The night Benjamin staggered out of that Target, I left his house early. He was trying to wean himself off of the pain pills. We were thinking of baking a cake, and the anticipation was exciting. For it was a symbol more than anything else, he was teaching me the ways of Julia Child. Showing me that he reveled in the orderliness of the recipe-it organized his addled emotions. At the same time, he wanted me to learn about the world so that I could forget my fear of it. He was going to teach me how to control my anxiety, step by step, ingredient by ingredient. Yet I’m still scared of the world, and the cake remains a figment of our imagination.
He was a bird, in finger and in air, until his wings were clipped. It started with the pain pills and then digressed into something more, something heartier; I still don’t know what. Benjamin has always been a bottler; he traps his emotions until they explode in a fit that rivals my fear in intensity. I could tell he was tired of ignoring his pain, tired of the bottle’s stress fractures burning away into sand. Life was too hard for the vessel that felt too much. So like a diet coke mixed with Mentos, he exploded, as he craved to feel nothing. He will never feel again.
I drove him home in near silence that night, my piano music playing softly in the background, while he looked at WebMD’s symptoms of withdrawal. I drove on, hoping for him to make fun of the music choice, hoping for a sign of life or personality. But he just sat there: his black flip-flops perched on the dashboard, sweatpants fraying as the moments passed. I was trying to bring him home, figuratively rather than literally. I thought I could achieve the first by accomplishing the latter, I was wrong.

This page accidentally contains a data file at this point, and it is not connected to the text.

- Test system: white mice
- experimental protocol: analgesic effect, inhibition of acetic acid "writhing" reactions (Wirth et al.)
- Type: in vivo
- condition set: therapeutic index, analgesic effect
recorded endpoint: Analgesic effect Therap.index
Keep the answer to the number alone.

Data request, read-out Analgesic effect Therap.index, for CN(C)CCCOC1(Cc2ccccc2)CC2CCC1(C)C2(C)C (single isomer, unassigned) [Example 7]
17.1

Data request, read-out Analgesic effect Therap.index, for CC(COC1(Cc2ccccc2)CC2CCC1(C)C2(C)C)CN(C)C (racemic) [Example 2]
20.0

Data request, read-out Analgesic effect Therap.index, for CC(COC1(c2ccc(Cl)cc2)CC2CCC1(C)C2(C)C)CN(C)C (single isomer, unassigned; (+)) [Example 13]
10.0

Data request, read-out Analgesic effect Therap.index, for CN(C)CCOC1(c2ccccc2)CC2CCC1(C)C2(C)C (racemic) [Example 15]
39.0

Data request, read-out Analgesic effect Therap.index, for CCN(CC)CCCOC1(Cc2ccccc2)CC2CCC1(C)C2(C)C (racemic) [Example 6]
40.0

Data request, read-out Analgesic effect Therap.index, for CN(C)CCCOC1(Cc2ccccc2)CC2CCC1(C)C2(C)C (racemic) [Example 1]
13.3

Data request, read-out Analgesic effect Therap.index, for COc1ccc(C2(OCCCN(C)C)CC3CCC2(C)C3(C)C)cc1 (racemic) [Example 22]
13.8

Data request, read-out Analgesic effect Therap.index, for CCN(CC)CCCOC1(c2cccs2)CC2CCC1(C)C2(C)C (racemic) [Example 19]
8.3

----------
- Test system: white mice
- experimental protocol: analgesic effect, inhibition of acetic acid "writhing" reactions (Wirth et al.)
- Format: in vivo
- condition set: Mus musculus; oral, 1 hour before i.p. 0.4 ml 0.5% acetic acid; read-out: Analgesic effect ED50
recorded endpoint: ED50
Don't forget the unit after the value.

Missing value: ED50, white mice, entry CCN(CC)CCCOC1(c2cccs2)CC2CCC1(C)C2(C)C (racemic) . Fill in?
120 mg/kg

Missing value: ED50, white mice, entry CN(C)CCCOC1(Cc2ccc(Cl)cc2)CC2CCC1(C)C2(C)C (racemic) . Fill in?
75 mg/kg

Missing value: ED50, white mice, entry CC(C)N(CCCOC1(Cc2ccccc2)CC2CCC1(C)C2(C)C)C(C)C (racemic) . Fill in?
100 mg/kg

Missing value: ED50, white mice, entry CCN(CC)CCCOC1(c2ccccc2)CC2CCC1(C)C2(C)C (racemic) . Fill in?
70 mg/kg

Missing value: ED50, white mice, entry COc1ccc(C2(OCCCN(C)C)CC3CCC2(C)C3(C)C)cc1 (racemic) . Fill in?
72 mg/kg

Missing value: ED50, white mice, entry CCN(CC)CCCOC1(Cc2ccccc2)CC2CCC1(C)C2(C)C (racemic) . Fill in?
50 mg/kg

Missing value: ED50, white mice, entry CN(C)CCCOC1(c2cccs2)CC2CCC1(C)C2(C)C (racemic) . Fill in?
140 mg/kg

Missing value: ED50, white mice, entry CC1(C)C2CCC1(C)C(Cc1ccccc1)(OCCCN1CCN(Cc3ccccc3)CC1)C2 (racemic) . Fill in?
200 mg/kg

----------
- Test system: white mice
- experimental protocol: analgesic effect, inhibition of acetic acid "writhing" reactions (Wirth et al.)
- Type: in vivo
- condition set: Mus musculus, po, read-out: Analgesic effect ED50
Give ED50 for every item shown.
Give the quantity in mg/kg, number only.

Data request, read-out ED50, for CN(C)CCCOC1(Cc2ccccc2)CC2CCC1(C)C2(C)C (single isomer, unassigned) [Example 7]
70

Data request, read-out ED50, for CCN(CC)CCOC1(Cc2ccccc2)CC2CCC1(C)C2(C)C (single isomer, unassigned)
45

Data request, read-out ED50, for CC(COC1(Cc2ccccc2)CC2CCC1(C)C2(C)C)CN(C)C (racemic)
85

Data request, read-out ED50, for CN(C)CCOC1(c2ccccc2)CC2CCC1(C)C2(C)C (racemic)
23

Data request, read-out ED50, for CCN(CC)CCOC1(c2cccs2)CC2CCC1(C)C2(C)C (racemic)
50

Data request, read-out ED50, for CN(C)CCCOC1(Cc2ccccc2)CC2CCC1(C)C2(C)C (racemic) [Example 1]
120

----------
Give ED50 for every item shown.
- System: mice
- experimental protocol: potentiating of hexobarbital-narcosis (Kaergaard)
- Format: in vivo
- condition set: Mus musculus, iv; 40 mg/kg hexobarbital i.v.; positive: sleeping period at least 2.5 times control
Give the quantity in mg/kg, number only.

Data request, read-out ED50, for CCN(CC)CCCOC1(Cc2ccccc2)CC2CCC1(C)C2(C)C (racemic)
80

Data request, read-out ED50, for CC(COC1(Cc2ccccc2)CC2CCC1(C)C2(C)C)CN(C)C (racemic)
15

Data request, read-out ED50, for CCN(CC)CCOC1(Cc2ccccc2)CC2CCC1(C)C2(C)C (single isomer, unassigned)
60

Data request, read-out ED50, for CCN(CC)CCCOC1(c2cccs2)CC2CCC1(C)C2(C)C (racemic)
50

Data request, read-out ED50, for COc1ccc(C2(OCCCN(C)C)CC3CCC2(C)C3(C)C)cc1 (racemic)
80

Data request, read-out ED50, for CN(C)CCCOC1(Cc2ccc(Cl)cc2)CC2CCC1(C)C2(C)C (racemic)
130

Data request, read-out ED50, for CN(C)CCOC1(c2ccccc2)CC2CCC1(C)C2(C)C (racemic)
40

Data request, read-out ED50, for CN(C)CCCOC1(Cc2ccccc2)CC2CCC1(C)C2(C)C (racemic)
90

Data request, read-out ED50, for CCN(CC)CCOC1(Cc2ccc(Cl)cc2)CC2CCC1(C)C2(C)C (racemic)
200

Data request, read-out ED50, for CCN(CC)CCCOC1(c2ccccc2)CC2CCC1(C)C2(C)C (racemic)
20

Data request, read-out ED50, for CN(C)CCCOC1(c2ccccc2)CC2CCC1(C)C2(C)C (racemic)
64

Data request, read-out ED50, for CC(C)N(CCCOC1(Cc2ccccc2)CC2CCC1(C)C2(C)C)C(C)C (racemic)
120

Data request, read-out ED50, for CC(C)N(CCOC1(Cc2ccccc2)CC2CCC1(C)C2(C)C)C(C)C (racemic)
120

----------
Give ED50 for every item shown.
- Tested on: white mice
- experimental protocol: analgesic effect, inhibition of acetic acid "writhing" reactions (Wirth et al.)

Benjamin wanted to heal his cracks and avoid the darkness of his mind, yet, he was unable to stem the tide before the pills swallowed him whole. I should have known that night; autism does not require such strong pills. But my fear won out. And I lost him in every way possible.
Benjamin died last September; I was by his bedside until the very end. I was trying to bring him back from the pit of despair, trying to find him amidst the broken glass strewn in his conscience, trying to come upon his spirit still vying for the spotlight, but hoping to see him in the shadows. After all, a shadow is easily dispelled with the light. But Benjamin feared the shadows the way I feared the spotlight. His mind was addled in the dark, so he embraced the light. Yet, in his quest to stay whole, he was melted by the glare. I was terrified of the world and he was terrified of the emotions tricking his brain. I couldn’t save him. The only question remaining is if I can save myself, as I hold the last of Benjamin’s pills in my hands. But I don’t know if I should let the final curtain fall, or try my hand at glassblowing.